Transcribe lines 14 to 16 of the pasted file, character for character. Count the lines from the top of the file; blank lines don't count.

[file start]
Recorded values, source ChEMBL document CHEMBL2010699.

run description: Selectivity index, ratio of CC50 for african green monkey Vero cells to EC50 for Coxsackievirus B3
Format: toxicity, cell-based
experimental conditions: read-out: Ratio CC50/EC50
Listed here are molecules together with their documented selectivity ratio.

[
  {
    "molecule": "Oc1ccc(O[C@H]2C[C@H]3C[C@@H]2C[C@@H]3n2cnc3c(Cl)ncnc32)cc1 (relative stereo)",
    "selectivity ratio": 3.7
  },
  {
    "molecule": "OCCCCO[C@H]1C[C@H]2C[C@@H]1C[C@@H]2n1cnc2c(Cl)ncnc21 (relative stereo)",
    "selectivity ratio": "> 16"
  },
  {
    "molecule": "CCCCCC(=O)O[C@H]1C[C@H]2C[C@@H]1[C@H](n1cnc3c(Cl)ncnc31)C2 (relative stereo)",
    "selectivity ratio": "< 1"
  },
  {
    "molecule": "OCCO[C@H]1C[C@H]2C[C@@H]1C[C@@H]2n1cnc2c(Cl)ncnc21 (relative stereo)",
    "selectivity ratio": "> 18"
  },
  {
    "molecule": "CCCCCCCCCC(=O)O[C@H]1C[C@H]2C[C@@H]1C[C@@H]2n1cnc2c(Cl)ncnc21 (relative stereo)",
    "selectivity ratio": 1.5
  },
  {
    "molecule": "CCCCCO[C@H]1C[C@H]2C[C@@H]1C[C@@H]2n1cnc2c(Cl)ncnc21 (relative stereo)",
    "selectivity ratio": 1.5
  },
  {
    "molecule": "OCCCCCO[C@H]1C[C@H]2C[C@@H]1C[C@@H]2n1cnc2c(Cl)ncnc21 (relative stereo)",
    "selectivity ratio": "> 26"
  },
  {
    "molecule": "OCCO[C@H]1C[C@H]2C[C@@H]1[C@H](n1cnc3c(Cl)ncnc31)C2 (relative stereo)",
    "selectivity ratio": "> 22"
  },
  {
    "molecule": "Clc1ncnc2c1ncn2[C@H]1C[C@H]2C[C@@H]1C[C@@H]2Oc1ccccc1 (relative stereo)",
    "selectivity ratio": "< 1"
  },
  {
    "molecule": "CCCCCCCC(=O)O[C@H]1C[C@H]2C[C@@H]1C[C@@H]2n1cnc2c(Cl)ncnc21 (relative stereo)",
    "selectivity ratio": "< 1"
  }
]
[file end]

  },
  {
    "molecule": "CCCCCC(=O)O[C@H]1C[C@H]2C[C@@H]1[C@H](n1cnc3c(Cl)ncnc31)C2 (relative stereo)",